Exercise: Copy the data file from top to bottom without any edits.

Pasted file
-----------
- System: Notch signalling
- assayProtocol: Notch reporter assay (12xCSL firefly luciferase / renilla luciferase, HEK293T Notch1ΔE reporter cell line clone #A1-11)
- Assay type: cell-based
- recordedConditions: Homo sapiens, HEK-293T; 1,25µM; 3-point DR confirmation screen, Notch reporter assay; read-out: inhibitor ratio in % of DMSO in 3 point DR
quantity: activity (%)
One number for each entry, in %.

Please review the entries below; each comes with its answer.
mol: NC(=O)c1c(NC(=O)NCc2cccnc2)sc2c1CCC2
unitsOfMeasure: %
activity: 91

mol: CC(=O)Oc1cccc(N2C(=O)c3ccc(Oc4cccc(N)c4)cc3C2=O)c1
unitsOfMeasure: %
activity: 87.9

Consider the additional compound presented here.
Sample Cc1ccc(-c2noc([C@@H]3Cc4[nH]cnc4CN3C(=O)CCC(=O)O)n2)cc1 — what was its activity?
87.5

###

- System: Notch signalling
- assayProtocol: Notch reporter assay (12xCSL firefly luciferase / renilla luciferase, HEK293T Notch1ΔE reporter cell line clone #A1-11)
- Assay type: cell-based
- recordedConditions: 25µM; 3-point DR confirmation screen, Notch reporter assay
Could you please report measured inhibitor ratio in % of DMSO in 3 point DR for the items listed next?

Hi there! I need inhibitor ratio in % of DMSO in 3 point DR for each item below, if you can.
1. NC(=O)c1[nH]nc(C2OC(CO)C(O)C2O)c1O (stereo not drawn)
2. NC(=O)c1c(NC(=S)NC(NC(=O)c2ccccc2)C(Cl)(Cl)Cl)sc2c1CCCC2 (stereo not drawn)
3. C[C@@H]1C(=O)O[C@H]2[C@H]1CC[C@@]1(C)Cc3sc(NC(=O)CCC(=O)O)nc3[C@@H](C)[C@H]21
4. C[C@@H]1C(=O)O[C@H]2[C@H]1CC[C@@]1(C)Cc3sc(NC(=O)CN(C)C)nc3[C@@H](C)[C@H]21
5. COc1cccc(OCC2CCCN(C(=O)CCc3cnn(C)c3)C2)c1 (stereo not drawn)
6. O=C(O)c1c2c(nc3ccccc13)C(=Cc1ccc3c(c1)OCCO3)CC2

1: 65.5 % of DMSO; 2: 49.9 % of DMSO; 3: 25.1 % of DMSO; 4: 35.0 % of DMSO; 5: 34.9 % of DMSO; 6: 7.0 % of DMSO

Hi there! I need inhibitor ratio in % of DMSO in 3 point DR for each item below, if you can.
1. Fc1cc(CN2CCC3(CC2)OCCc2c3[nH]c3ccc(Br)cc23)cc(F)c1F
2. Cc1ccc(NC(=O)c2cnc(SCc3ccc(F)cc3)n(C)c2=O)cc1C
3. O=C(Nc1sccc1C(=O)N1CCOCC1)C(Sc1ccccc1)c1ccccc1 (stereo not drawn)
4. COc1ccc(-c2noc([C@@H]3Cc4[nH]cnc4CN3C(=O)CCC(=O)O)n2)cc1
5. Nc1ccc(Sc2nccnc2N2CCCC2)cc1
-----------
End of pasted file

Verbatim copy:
- System: Notch signalling
- assayProtocol: Notch reporter assay (12xCSL firefly luciferase / renilla luciferase, HEK293T Notch1ΔE reporter cell line clone #A1-11)
- Assay type: cell-based
- recordedConditions: Homo sapiens, HEK-293T; 1,25µM; 3-point DR confirmation screen, Notch reporter assay; read-out: inhibitor ratio in % of DMSO in 3 point DR
quantity: activity (%)
One number for each entry, in %.

Please review the entries below; each comes with its answer.
mol: NC(=O)c1c(NC(=O)NCc2cccnc2)sc2c1CCC2
unitsOfMeasure: %
activity: 91

mol: CC(=O)Oc1cccc(N2C(=O)c3ccc(Oc4cccc(N)c4)cc3C2=O)c1
unitsOfMeasure: %
activity: 87.9

Consider the additional compound presented here.
Sample Cc1ccc(-c2noc([C@@H]3Cc4[nH]cnc4CN3C(=O)CCC(=O)O)n2)cc1 — what was its activity?
87.5

###

- System: Notch signalling
- assayProtocol: Notch reporter assay (12xCSL firefly luciferase / renilla luciferase, HEK293T Notch1ΔE reporter cell line clone #A1-11)
- Assay type: cell-based
- recordedConditions: 25µM; 3-point DR confirmation screen, Notch reporter assay
Could you please report measured inhibitor ratio in % of DMSO in 3 point DR for the items listed next?

Hi there! I need inhibitor ratio in % of DMSO in 3 point DR for each item below, if you can.
1. NC(=O)c1[nH]nc(C2OC(CO)C(O)C2O)c1O (stereo not drawn)
2. NC(=O)c1c(NC(=S)NC(NC(=O)c2ccccc2)C(Cl)(Cl)Cl)sc2c1CCCC2 (stereo not drawn)
3. C[C@@H]1C(=O)O[C@H]2[C@H]1CC[C@@]1(C)Cc3sc(NC(=O)CCC(=O)O)nc3[C@@H](C)[C@H]21
4. C[C@@H]1C(=O)O[C@H]2[C@H]1CC[C@@]1(C)Cc3sc(NC(=O)CN(C)C)nc3[C@@H](C)[C@H]21
5. COc1cccc(OCC2CCCN(C(=O)CCc3cnn(C)c3)C2)c1 (stereo not drawn)
6. O=C(O)c1c2c(nc3ccccc13)C(=Cc1ccc3c(c1)OCCO3)CC2

1: 65.5 % of DMSO; 2: 49.9 % of DMSO; 3: 25.1 % of DMSO; 4: 35.0 % of DMSO; 5: 34.9 % of DMSO; 6: 7.0 % of DMSO

Hi there! I need inhibitor ratio in % of DMSO in 3 point DR for each item below, if you can.
1. Fc1cc(CN2CCC3(CC2)OCCc2c3[nH]c3ccc(Br)cc23)cc(F)c1F
2. Cc1ccc(NC(=O)c2cnc(SCc3ccc(F)cc3)n(C)c2=O)cc1C
3. O=C(Nc1sccc1C(=O)N1CCOCC1)C(Sc1ccccc1)c1ccccc1 (stereo not drawn)
4. COc1ccc(-c2noc([C@@H]3Cc4[nH]cnc4CN3C(=O)CCC(=O)O)n2)cc1
5. Nc1ccc(Sc2nccnc2N2CCCC2)cc1